Assault

Arizona Assault Laws

Being charged with assault in Arizona can have devastating effects. Even a misdemeanor conviction for assault can result in jail time, probation, expensive counseling and possibly the loss of your right to bear arms. If you're facing a felony assault charge, you also face the possibility of a lengthy prison term.

Misdemeanor assault means an act of violence against another person - even if no physical contact is made, as even just the "threat" of bodily harm can cause you to be charged with assault if the person had a reasonable fear of injury.

Felony assault is much more serious. However, to prove felony assault, the prosecution must be able to prove (1) your ability to cause harm; (2) your attempt to cause harm; (3) your intent to cause harm; and (4) the actual action of causing harm. Felony assault doesn't always involve a weapon. If a weapon is used in an assault, your actions will still be charged as a felony even if the injury was unintentional or merely attempted or threatened.

Owens and Perkins has experienced, aggressive criminal attorneys to represent you in misdemeanor or felony assault cases. We'll thoroughly investigate the charges against you, interview witnesses, review the police reports, and inspect all of the physical evidence. We'll evaluate the strength of the case against you and develop any and all potential defenses that might be available to you.

There are times when someone is charged with assault when they were actually just defending themselves or others, but are still charged. In these situations we'll aggressively fight to show you were acting in self-defense or the defense of others or property and did not break the law. Once we complete our investigation, we'll discuss the outcome with you, and together decide on the best course of action.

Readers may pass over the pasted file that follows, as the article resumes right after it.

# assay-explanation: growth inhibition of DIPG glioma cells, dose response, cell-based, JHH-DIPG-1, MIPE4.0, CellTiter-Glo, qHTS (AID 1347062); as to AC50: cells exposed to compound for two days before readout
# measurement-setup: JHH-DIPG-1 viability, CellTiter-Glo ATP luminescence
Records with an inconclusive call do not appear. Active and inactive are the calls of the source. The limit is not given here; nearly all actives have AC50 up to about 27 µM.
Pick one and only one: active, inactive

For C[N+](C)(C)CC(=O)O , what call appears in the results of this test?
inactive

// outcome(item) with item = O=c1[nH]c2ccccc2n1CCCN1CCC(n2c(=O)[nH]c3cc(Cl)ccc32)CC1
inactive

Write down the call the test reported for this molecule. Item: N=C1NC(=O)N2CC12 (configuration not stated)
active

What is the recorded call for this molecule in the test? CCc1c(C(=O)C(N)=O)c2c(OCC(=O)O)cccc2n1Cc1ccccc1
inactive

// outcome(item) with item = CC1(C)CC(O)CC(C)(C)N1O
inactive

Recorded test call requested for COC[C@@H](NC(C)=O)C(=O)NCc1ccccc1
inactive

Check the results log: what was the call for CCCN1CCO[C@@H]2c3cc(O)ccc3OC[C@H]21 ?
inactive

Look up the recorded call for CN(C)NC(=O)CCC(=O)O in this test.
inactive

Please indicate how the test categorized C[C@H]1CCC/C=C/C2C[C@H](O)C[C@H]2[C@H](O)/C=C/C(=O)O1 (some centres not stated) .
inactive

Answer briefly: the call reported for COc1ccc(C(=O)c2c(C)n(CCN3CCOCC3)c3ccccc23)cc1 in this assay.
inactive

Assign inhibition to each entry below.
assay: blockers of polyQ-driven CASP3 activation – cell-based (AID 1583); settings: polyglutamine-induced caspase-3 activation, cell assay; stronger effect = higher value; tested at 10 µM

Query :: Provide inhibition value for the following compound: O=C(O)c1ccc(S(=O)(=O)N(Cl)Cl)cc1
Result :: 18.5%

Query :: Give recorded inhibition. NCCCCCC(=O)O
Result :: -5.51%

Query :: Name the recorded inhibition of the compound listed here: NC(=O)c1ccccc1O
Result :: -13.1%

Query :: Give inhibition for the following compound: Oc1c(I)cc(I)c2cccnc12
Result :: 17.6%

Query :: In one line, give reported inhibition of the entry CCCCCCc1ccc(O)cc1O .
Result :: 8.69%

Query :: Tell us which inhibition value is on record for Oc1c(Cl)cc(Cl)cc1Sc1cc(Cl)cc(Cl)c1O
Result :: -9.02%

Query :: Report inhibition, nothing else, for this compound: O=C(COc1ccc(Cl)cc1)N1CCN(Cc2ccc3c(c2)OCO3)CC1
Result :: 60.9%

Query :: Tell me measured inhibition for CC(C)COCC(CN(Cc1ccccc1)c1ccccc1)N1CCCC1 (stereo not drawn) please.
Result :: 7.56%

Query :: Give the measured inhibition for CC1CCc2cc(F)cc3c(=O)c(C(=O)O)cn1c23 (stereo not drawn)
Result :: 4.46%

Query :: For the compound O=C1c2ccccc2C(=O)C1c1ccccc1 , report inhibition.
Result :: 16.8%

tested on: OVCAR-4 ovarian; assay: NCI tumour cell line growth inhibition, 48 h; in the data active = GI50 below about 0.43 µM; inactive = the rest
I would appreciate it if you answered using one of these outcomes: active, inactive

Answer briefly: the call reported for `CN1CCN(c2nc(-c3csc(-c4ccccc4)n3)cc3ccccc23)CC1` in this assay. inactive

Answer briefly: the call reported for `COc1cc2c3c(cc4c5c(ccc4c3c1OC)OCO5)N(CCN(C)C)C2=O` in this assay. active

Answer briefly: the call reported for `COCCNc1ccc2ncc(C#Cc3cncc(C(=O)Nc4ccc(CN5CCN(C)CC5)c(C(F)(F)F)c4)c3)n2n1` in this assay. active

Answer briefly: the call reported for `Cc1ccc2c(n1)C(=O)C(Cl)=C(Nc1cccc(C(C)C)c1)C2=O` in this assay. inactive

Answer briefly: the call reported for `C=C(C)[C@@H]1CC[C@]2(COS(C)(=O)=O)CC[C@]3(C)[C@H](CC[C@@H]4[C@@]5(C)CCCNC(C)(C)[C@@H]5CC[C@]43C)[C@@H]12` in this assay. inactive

If you're innocent or there are solid defenses to the charges, we may decide to take your case to trial. If so, we'll file any Pre-Trial Motions to try to limit the evidence that may be admissible against you. Sometimes, if the State has a strong case, the best strategy may be to negotiate with the Prosecutor for the best possible deal. This includes gathering and presenting our evidence to the Prosecutor and, when possible, seeking to achieve a deal that avoids or reduces jail time or even avoids a criminal conviction. This includes showing any weakness in the Prosecution's case as well as evidence of your good character.

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